The Effects of Dental Amalgam on the Environment

Create a single Excel file for your entire assignment. Spend time to understand what you are trying to do and simplify your format, your calculations and approach. Think about which ratios are important and WHY?
August 17, 2020
For Investment A: Using Microsoft Excel, create a decision tree. Indicate the various levels of demand and their respective probabilities. Also, include the calculations for the expected cash flows. Calculate the expected NPV for each alternative. Explain the decision rules for making a selection between the two alternatives on the basis of the expected NPV. Assuming the two alternatives are mutually exclusive, specify which alternative you would recommend to the company. Explain why. If the two alternatives were independent of each other, specify which project you would select. Would you accept both projects if funding were available for both? Explain your answer.
August 18, 2020

The Effects of Dental Amalgam on the Environment

The Effects of Dental Amalgam on the Environment The disposal of dental amalgam, specifically the mercury component, has become a controversial topic in the past twenty years. Due to the concern this issue brings, many studies have taken place regarding the effect of mercury on the environment and in humans. Amalgam is the most common material used in restorative dentistry due to its low cost, ease of use and stability (Chin et al., 2000). The basic ingredients include silver, tin, copper and mercury. Mercury is the most abundant component in amalgam and can be toxic in different forms, such as dust or vapor (Drummond, Cailas & Croke, 2003). Amalgam waste is generated during placement and replacement of restorative materials. There are two types of amalgam waste: contact and non-contact amalgam. Contact amalgam includes amalgam that has been in contact with the tooth surface. Non-contact amalgam includes excess material that was either not placed in the restoration or left in the capsule that the amalgam came in. Contact amalgam accounts for the majority of the contami...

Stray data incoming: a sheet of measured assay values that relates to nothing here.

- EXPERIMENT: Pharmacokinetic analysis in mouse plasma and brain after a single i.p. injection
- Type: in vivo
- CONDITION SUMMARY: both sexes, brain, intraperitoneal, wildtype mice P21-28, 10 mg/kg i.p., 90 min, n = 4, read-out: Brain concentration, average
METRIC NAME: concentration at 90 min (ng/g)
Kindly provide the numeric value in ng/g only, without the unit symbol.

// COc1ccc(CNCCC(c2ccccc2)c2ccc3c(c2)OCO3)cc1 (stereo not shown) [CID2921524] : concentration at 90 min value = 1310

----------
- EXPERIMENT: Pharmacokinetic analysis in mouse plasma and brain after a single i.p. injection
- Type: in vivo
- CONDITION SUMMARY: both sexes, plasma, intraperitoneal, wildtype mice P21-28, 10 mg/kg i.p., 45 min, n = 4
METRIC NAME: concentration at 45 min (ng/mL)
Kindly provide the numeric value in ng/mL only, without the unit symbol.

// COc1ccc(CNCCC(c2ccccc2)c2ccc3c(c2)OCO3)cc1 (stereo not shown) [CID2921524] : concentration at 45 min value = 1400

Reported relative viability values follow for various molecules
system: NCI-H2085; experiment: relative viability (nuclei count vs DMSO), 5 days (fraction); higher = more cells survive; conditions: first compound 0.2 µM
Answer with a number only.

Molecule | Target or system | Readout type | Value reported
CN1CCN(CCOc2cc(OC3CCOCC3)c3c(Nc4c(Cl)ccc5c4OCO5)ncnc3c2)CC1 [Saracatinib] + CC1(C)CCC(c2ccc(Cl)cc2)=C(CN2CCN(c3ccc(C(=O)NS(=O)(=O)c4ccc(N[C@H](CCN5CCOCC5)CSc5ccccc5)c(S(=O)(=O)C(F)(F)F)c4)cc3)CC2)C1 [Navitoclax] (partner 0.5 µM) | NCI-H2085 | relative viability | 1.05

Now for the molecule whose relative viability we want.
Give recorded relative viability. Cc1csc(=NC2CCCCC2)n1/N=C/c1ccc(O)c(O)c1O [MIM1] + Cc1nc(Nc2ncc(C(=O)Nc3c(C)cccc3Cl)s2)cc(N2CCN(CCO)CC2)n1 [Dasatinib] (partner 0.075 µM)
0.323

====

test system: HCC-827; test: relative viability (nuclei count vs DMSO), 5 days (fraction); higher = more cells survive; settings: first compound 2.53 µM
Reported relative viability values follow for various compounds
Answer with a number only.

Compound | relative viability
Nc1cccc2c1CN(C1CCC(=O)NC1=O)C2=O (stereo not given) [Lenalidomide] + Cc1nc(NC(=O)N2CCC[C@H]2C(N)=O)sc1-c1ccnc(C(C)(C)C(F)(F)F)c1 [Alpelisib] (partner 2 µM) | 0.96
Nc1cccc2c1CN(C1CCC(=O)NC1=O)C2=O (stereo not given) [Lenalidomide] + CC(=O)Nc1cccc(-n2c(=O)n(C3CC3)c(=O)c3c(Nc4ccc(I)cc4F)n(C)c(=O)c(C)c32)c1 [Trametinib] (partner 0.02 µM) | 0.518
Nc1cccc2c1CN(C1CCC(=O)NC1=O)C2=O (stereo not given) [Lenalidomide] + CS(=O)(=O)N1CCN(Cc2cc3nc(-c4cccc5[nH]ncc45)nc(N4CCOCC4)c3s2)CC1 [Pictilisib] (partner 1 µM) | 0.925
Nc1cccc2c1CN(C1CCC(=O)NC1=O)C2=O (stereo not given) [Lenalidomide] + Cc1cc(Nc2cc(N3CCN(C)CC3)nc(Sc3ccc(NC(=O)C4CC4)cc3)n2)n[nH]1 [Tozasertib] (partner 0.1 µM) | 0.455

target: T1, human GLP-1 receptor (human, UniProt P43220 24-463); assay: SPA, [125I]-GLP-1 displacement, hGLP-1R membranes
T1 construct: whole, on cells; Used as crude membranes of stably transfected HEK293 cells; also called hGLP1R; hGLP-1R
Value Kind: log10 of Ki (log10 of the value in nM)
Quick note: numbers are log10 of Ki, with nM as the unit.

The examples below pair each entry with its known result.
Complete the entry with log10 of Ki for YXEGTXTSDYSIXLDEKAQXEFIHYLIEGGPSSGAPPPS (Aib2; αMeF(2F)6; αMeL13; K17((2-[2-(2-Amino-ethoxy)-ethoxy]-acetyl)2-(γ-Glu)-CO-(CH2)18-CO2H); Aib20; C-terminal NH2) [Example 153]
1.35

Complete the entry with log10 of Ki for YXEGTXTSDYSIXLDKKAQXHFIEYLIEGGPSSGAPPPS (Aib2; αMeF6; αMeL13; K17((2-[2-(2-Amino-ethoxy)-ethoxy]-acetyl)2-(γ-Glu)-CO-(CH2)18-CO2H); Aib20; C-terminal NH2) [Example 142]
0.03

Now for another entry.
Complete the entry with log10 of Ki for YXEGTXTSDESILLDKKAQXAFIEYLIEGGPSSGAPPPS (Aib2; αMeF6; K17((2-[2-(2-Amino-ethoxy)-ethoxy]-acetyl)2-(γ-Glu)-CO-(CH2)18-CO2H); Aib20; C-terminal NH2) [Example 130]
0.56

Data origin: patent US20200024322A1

The Effects of Dental Amalgam on the Environment
The disposal of dental amalgam, specifically the mercury component, has become a controversial topic in the past twenty years. Due to the concern this issue brings, many studies have taken place regarding the effect of mercury on the environment and in humans.
Amalgam is the most common material used in restorative dentistry due to its low cost, ease of use and stability (Chin et al., 2000). The basic ingredients include silver, tin, copper and mercury. Mercury is the most abundant component in amalgam and can be toxic in different forms, such as dust or vapor (Drummond, Cailas & Croke, 2003).
Amalgam waste is generated during placement and replacement of restorative materials. There are two types of amalgam waste: contact and non-contact amalgam. Contact amalgam includes amalgam that has been in contact with the tooth surface. Non-contact amalgam includes excess material that was either not placed in the restoration or left in the capsule that the amalgam came in. Contact amalgam accounts for the majority of the contami…

 


PLACE THIS ORDER OR A SIMILAR ORDER AND GET HELP FROM A CERTIFIED WRITER:)

Click the button below to order this paper AND ENJOY OUR DISCOUNT.

E
E

Comments are closed.